Sweden’s Open Access Fiber Deployment Offers Lessons for U.S. Strategy

The country boasts internet penetration with 98% served with Gigabit symmetrical speeds.

Sweden’s Open Access Fiber Deployment Offers Lessons for U.S. Strategy
Photo of COS Systems CEO Mikael Philipsson from the company.

December 6, 2023 – The former CEO of a fiber deployer in Sweden urged the United States Tuesday to be bolder in broadband deployment, reflecting on the Nordic nation’s aggressive buildout of open access fiber networks that now provide 98 percent of the population with access to gigabit download and upload speeds.

COS Systems CEO Mikael Philipsson, and former CEO of GlobalConnect, highlighted at Broadband Breakfast’s Digital Infrastructure Investment Summit Tuesday how Sweden’s gigabit broadband strategy drove an open access “fiber race” in the Nordic nation, from which he said the U.S. can learn.

Philipsson called for U.S. network engineers to “plan for 100 percent,” saying if municipalities start to cherry pick which homes they build to, it will result in a fraction of the population likely never being served.

When GlobalConnect was planning its wholesale fiber network, it built fiber to the smallest, most rural locations first, then invited all ISPs to provide services over the network on equal terms, he said.

The Swedish government’s broadband strategy adopted in 2016 encouraged rapid investment and innovation. The government had several initiatives and strategies to encourage private investment in broadband networks, including subsidies and grants for private investment in rural areas, the promotion of public-private partnerships, and encouraging open access networks.

Today, 60 percent of the Swedish market has adopted internet service that utilizes the open access model, with the other 40 percent choosing a vertically-integrated fiber or cable offering that still relies on a wholesale fiber backbone. Due to consumer demand, even the former incumbent, Telia, adopted the open access model in order to maintain its competitive advantage.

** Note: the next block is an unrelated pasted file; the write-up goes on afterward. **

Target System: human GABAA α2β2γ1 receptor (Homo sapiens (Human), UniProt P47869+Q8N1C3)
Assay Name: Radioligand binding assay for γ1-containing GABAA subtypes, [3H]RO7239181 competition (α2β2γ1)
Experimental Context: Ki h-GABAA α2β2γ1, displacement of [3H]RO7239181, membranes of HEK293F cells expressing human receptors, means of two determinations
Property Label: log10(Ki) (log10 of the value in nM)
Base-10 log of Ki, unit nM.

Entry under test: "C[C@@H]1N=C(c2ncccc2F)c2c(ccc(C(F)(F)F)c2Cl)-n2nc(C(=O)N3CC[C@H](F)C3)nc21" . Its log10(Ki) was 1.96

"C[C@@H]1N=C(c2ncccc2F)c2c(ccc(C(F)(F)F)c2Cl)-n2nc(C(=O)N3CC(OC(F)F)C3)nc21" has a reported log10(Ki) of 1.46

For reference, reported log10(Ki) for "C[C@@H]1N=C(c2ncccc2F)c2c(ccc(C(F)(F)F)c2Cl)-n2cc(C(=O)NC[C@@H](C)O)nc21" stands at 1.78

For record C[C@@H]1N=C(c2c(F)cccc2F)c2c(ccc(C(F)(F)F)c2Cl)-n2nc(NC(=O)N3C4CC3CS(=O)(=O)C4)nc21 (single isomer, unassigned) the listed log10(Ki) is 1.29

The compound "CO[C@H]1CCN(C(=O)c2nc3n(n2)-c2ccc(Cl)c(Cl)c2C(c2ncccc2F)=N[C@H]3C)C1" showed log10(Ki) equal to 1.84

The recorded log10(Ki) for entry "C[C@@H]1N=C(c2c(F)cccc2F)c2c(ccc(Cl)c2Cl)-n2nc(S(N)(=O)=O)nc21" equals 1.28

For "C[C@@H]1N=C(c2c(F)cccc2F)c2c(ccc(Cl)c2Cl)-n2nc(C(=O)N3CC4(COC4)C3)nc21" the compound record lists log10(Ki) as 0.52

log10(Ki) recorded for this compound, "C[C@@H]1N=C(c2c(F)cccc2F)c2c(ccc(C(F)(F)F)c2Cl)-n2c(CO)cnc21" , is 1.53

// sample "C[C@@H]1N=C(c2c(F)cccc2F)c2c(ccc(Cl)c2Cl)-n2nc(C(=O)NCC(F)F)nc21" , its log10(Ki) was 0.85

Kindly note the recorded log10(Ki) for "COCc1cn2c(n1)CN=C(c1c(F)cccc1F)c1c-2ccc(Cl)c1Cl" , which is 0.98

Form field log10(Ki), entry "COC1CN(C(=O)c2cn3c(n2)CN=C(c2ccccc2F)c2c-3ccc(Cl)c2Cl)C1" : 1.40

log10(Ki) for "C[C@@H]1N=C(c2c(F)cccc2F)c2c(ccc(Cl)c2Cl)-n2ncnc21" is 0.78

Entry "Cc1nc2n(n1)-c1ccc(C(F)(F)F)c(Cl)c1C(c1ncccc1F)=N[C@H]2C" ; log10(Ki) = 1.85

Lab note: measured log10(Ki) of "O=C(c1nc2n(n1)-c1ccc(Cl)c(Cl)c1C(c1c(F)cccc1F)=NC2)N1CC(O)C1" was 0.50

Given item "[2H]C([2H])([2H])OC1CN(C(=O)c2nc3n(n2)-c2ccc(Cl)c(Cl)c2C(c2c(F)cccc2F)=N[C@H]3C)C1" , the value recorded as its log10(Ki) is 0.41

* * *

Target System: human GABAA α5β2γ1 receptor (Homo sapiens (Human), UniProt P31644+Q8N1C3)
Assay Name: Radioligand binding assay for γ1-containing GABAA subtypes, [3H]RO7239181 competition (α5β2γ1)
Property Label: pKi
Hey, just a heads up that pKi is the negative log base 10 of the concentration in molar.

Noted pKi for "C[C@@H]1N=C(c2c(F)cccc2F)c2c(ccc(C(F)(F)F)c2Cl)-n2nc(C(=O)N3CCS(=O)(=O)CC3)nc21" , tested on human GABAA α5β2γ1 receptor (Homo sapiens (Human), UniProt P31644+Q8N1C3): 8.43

Lessons along the way on the open access path

But there were hard lessons learned along the way, Philipsson said, including labor shortages and permitting issues that caused buildouts to stall for 12 to 15 months at a time.

“It’s going to be more expensive and take a longer time than you think,” warned Philipsson.

Fifteen years earlier, leaders of GlobalConnect were deciding whether to pursue an intensive infrastructure rollout. In what would become a defining moment, the team decided to challenge incumbent providers who at the time owned 99 percent of the physical infrastructure in the country, launching a fiber-to-the-home wholesale network with private backing.

The company’s move kicked off a land grab across Sweden, as infrastructure providers raced to compete for a share of the wholesale fiber market.

“It was a fight on the street to get customers,” recalled Philipsson. “We rolled tractors out on the street as a marker to say ‘We will serve this part of the town.’” Within five years, GlobalConnect had addressed two million households across Sweden with a fiber offering, and built its wholesale network to pass one million homes with a 70 percent take rate.

The positive effects of adopting the wholesale model across Sweden were sweeping for service providers, infrastructure providers, and residents, alike. Service providers with big ambitions were able to launch their services nationally with no capital expenditures, he said. Competition drove providers to become more customer centric, offering differentiated pricing models and expanded offerings to separate themselves, he added.

“Partner up with your former competitors, perhaps,” said Philipsson. “Sharing infrastructure is really the end game for digital infrastructure, just like all the other infrastructures.”